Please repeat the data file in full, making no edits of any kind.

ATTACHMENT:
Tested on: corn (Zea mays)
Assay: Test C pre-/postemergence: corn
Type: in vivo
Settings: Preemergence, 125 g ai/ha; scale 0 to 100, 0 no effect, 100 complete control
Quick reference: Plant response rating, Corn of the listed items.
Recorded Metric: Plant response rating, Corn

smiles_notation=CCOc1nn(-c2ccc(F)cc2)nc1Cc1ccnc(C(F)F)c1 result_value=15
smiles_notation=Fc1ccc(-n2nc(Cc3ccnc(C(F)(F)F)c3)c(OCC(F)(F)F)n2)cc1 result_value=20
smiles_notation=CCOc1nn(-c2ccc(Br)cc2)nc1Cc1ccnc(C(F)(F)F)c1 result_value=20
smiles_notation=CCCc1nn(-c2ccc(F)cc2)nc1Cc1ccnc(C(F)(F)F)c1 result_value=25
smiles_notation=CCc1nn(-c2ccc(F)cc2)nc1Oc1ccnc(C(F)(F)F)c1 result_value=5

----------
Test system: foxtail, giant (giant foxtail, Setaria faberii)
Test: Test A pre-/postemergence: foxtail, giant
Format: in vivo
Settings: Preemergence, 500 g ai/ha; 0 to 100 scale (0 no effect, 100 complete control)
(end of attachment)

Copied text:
Tested on: corn (Zea mays)
Assay: Test C pre-/postemergence: corn
Type: in vivo
Settings: Preemergence, 125 g ai/ha; scale 0 to 100, 0 no effect, 100 complete control
Quick reference: Plant response rating, Corn of the listed items.
Recorded Metric: Plant response rating, Corn

smiles_notation=CCOc1nn(-c2ccc(F)cc2)nc1Cc1ccnc(C(F)F)c1 result_value=15
smiles_notation=Fc1ccc(-n2nc(Cc3ccnc(C(F)(F)F)c3)c(OCC(F)(F)F)n2)cc1 result_value=20
smiles_notation=CCOc1nn(-c2ccc(Br)cc2)nc1Cc1ccnc(C(F)(F)F)c1 result_value=20
smiles_notation=CCCc1nn(-c2ccc(F)cc2)nc1Cc1ccnc(C(F)(F)F)c1 result_value=25
smiles_notation=CCc1nn(-c2ccc(F)cc2)nc1Oc1ccnc(C(F)(F)F)c1 result_value=5

----------
Test system: foxtail, giant (giant foxtail, Setaria faberii)
Test: Test A pre-/postemergence: foxtail, giant
Format: in vivo
Settings: Preemergence, 500 g ai/ha; 0 to 100 scale (0 no effect, 100 complete control)